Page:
But what to measure and how? Why is it important? Where to find the data? How to gain a better understanding of where your business is and where it needs to be?
Enter the data scientist.
Without this increasingly important position, businesses would struggle to make sense of vast amounts of data they are producing and gathering. Why are customers not coming back? Why are deliveries taking longer? Why are our customer satisfaction scores lower? All questions that can only be answered by looking at the data by someone who knows how.
This is why data scientists, and all roles dealing with big data, are the newest “it” job on the tech job market, not least in our own hub, Berlin. There is a keen interest in specialists that are able to manage and make sense of big data, and turn it into actionable business strategies. No matter the size of the company, or the industry, a good data scientist is gold.
What does the work of a data scientist look like? The first step is to identify the problem with relevant stakeholders. This usually involves counterparts from the business, tech and, if this is separate, a data/business intelligence department. The next step is data acquisition, gathering data from numerous sources, such as servers, logs, databases, APIs, online repositories, etc. Next is data preparation, which involves cleaning and ensuring consistency of data. The natural further step is transforming, modifying and manipulating the data with the business problem in mind. Exploratory data analysis, a crucial following step, includes selecting relevant variables that will be used in model development. This is the most important step: identifying the right data and variables to create the right model to tackle the business problem at hand. Following testing models on sample datasets to ensure their validity, the final step is to communicate and visualize the findings to the relevant business stakeholders.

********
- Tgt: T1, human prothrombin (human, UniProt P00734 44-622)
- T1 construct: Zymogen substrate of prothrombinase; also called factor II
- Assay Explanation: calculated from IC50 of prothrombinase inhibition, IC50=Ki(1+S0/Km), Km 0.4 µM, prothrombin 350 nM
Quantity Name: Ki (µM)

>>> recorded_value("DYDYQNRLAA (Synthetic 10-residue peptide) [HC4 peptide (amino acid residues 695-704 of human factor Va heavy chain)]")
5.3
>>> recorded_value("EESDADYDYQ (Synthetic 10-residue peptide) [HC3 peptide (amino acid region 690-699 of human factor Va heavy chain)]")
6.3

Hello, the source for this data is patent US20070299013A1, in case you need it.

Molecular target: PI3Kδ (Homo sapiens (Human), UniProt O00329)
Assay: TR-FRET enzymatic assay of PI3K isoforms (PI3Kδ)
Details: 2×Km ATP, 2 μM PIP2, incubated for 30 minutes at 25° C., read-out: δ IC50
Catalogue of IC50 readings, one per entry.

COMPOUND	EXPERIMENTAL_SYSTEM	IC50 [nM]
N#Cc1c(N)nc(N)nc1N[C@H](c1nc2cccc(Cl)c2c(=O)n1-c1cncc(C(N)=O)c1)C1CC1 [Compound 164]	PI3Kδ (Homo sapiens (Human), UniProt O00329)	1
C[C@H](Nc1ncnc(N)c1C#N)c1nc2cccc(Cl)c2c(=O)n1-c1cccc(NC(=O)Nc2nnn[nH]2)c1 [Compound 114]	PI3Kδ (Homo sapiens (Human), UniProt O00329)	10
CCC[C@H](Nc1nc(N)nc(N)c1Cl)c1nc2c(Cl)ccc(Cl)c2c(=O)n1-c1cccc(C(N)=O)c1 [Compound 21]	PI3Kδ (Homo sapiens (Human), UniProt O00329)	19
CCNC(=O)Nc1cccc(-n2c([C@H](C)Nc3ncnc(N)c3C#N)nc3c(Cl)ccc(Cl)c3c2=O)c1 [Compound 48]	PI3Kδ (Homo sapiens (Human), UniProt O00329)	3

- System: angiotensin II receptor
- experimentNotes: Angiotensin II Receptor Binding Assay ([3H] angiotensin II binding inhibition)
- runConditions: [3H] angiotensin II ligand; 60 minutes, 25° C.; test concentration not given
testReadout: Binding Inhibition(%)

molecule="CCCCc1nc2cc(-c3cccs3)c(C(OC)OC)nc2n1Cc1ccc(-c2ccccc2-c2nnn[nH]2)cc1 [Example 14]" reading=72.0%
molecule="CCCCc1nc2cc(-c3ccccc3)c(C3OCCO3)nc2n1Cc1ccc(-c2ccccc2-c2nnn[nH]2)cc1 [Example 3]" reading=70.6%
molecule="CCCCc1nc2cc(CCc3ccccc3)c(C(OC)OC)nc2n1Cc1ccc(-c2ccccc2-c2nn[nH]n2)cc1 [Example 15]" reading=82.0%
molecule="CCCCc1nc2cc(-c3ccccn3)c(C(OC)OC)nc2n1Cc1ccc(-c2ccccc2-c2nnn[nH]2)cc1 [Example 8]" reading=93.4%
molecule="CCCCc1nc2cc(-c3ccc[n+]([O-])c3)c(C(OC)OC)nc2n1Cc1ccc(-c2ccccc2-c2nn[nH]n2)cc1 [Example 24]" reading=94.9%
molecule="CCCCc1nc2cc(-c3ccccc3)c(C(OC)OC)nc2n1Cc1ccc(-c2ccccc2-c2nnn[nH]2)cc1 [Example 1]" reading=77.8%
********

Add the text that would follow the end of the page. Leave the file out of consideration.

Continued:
A data scientist is of course not the only position in the realm of data science, though, along with the data analyst, perhaps the most self-explanatory. There are many different positions that represent different branches of data science. Machine learning engineers represent a very interesting and very topical sub-domain of data science. They are computer programmers, but ones that program computers to perform tasks that they were not necessarily programmed to do. For example, they are responsible for autonomous automobiles being able to almost independently get from point A to B in an efficient and safe manner. Data engineers are also important to mention, and to differentiate from data scientists. Engineers are individuals responsible for designing, integrating, organizing data from all sources, in a way that it can be used by data scientists. In essence, they prepare the groundwork that makes data scientists lives and jobs easier.
In terms of employment models, freelance data scientists are an option that we have seen an increased interest in amongst our partners, both on the employer and employee side. Companies are looking for a fresh perspective, without the financial burden of hiring a traditional consulting company. On the other hand, data scientists are also interested in freelance opportunities, to explore different facets of data science, to challenge themselves in different industries and with a greater variety of problems.
At expertlead, tech talent is evaluated and matched with challenging projects. Through a process which includes an interview about the candidate’s previous project experience, an in-depth technical session with a senior data scientist from the company’s network and continuous review of client and peer feedback, both the quality of the tech community is ensured on the one hand and the success of clients’ projects on the other.
Want to find out more? Get in touch with expertlead!